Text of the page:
FTC Watch: Another Endorsement Guideline Checked Swing

FTC Checks Swing Again on Endorsement Guides, But States that Pinterest Pin Constitutes an Endorsement

When the FTC’s revised endorsement guidelines came out in 2009, there was a big uproar that the FTC would be prosecuting bloggers, leading Consumer Practices Division Director to record a video answering that charge head on.  Since then, the FTC has been very restrained in its enforcement of the guidelines.

In 2010, it chose not to pursue enforcement against an Ann Taylor/Loft campaign that the Los Angeles Times called “payola”.

rack1In 2012, it declined enforcement against HP over its campaign giving bloggers a $50 gift card to bloggers promoting HP to its readers.

In each case, there was some evidence of partial compliance by some of the participating bloggers and varying degrees of efforts by the retailers to remind bloggers to disclose any consideration received.

In 2013, it again declined enforcement against Nordstrom’s for a campaign giving $50 gift cards to “influencers” who “Tweeted Up” the opening a new Nordstrom Rack in Boise.

Wikipedia explains that a checked swing is

when a batter starts to swing his bat at the ball, but stops the swing in order to allow the ball to pass without hitting it. If the swing was indeed checked, so that there was actually no swing, then if the bat did not touch the ball and if the ball did not go through the strike zone, the pitch counts as a ball.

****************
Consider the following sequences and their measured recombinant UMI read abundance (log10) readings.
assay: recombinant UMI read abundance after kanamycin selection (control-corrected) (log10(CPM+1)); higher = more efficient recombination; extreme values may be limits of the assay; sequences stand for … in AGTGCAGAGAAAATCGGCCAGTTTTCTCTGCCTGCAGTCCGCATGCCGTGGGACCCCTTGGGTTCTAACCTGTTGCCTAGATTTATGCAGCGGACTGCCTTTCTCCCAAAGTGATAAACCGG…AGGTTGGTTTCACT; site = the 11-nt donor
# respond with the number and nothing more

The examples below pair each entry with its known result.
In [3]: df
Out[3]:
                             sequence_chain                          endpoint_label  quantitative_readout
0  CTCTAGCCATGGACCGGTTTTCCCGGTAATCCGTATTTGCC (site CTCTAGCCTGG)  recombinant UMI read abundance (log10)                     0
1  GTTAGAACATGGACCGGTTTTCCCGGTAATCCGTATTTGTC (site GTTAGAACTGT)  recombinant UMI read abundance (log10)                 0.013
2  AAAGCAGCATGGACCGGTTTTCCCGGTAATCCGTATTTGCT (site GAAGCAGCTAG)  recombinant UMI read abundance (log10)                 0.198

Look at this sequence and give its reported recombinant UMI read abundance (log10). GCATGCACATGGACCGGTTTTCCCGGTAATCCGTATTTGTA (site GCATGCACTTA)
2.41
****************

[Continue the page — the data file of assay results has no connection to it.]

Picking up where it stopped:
colehaanLast month, the FTC checked their swing again, when Cole Hann launched a Wandering Sole promotion in which consumers could win a $1,000 shopping spree by posting images using the Wandering Sole hash tag on Pinterest.  The FTC clearly stated that the

participants’ pins featuring Cole Haan products were endorsements of the Cole Haan products, and the fact that the pins were incentivized by the [contest] would not reasonably be expected by consumers who saw the pins. . . .We do not believe that the . . . hashtag adequately communicated the financial incentive – a material connection – between contestants and Cole Haan.

The FTC justified their checked-swing given that they had not previously addressed whether a pin on Pinterest can constitute an endorsement.  Their letter along with prior letters are below.

2 thoughts on “FTC Watch: Another Endorsement Guideline Checked Swing

  1. Pingback: FTC Declines to Take Action Over Yahoo! Astroturfing | Cyber Report

  2. Pingback: Inside Sony/Deutsch LA Consent Decree: FTC Cracks Whip on Endorsement Guidelines in Social Media | Cyber Report

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